Marisa d’Aubuisson: “La historia nos ha dado la razón”

| Miércoles, 20 mayo 2015

Para María Luisa d'Aubuisson -mejor conocida como Marisa d'Aubuisson- aunque el caso Romero sigue impune ante la justicia del hombre, la opinión mundial reconoce su legado y lucha.

Periodista: Ileana Corado.

Cámara: Ricardo Marin Vladimir Chicas Gabriel Suria.

Edición: Vladimir Chicas.

Dirección: Juan José Dalton

Miércoles, 20 mayo 2015

7 comments on “Marisa d’Aubuisson: “La historia nos ha dado la razón”

  1. Felicitaciones a Contrapunto por este video y también por el artículo “Hoy todo el mundo habla de Monseñor Romero”. Es cierto: todo el mundo está hablando de él: los que lo mataron, los materialistas, los incrédulos, sus familiares, sus seguidores y amigos y también sus nuevos seguidores. Estos últimos que parecen muchísimos. Desearía que todos los que hablan de él, en bien, fueran sinceros. Pero de todas maneras, Monseñor nos ha perdonado a todos. Digo a todos, porque los que siempre hemos creído en él, hemos callado. No hemos luchado por lograr justicia, hemos sido, en parte, cómplices de su asesinato. ¿Servirá su Beatificación como punto de partida para una lucha en contra de la impunidad? Lo dudo, aunque lo deseo.

  2. Porque a la hora de reconocer honores de quienes han luchado arduamente para ver realizado este momento, no toman en consideración el trabajo y valentía de Marisa y la comisión Monseñor Romero? Eso es nada mas y nada menos que “Saludar con sombrero ajeno.” Marisa, no dude que Ud. queda permanentemente grabada en la historia y memoria de todos quienes acompañamos a nuestro pueblo en su valiente lucha y dolor. Mucho respeto y un abrazote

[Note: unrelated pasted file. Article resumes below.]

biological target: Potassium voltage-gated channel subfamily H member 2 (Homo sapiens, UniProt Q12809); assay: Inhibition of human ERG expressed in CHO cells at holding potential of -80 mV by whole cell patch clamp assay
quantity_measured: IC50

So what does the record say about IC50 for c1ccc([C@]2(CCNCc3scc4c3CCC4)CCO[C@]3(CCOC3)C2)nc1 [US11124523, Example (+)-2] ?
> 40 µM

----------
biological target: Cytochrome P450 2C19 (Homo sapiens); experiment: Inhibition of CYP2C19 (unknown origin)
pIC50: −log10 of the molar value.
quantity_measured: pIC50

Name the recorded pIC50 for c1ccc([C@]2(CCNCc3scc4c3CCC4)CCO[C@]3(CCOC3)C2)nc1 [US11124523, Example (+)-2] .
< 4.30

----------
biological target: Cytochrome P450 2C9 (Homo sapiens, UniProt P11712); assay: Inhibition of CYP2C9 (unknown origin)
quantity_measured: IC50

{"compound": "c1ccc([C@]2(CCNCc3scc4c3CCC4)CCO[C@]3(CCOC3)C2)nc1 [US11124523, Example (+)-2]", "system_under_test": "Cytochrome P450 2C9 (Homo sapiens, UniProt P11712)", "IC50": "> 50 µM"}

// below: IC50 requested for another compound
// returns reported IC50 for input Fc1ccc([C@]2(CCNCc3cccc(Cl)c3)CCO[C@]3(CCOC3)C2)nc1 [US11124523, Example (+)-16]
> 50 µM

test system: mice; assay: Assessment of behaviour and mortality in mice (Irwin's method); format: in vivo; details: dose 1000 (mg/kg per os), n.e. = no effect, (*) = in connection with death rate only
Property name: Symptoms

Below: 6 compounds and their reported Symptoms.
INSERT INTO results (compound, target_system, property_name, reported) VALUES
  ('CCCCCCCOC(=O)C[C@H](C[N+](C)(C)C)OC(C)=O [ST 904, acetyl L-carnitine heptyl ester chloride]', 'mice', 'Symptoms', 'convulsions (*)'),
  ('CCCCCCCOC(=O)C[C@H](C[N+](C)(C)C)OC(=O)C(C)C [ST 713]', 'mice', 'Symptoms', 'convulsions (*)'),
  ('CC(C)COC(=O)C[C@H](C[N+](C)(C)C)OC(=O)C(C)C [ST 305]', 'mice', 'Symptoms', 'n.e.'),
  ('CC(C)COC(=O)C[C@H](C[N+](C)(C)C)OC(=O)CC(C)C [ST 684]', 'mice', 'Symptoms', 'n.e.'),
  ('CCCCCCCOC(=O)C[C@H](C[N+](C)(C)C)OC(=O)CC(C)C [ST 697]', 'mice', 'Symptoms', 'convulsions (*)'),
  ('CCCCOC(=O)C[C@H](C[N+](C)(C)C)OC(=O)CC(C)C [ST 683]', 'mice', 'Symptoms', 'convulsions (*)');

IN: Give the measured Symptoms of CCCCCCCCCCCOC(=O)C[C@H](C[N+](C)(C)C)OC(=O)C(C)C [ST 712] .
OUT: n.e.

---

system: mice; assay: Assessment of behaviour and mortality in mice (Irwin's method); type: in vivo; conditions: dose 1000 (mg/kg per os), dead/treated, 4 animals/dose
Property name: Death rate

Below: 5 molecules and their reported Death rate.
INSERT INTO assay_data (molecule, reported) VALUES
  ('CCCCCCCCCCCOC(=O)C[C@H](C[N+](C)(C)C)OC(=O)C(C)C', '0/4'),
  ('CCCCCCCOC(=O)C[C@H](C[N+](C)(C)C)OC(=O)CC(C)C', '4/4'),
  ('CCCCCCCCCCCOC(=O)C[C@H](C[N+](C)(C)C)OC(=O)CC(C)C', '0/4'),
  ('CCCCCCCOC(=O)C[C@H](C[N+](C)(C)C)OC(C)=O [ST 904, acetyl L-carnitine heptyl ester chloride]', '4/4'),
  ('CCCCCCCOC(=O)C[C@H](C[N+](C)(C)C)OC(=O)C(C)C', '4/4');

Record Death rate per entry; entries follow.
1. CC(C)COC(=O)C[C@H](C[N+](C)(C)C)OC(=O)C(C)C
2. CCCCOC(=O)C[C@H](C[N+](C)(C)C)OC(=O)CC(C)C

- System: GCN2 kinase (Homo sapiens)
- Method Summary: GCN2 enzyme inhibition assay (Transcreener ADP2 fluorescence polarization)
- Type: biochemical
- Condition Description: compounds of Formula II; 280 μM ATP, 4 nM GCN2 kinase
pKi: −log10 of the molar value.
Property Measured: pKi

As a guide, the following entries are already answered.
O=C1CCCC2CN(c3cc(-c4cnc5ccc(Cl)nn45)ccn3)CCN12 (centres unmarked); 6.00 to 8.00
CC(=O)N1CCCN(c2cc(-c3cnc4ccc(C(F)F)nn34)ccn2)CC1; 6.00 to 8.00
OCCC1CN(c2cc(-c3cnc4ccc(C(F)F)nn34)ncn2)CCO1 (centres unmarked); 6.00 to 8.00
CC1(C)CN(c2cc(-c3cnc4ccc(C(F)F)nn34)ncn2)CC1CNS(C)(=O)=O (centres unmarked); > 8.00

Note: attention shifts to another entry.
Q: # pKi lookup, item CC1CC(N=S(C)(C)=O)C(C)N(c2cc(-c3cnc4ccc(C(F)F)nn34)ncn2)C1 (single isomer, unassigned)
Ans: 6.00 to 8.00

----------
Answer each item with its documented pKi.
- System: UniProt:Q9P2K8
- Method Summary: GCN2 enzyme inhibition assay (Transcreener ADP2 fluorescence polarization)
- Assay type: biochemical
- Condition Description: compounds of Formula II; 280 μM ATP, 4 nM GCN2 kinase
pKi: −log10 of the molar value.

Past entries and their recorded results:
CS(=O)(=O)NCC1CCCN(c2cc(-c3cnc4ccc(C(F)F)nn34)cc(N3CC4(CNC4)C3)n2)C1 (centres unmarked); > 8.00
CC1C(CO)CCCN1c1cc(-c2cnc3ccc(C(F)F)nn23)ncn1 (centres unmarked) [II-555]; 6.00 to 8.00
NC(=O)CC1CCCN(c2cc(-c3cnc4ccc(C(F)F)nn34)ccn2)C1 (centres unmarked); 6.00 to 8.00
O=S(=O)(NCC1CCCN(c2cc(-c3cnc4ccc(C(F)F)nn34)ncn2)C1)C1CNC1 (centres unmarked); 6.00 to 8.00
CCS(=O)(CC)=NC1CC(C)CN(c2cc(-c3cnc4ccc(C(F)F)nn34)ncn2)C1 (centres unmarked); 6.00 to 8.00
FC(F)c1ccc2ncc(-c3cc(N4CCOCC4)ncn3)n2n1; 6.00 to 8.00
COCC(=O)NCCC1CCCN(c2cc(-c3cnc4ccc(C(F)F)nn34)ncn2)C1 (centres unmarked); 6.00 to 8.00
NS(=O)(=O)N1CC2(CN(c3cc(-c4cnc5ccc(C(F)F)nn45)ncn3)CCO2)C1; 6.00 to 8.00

3. Hace unas semanas, una colaboradora confiable me envió una entrevista reciente con la doña Marisa, que trataba a divulgar. Yo no se nada de ninguna traducción en inglés alternativa, pero ya tiene la mía.

    Saddled with the surname of Monseñor Romero’s killer
    by María Isabel Sánchez, Agence France-Presse, San Salvador

    When they killed Archbishop Oscar Arnulfo Romero as he said Mass, on 24 March 1980, María Luísa felt her gut wrenched by a grief redoubled. It was her mentor, the champion of El Salvador’s oppressed, who was dying. And the finger of accusation pointed at her brother, Roberto D’Aubuisson.
    Although Marisa, as they call her, uses the Martínez surname of her husband, Edín, she bears the stigma of D’Aubuisson. In 1993, a United Nations’ Commission named the army major, who died of cancer in 1992, as intellectual author of the Murder that shocked the world and sparked the El Salvador war of 1980-1992.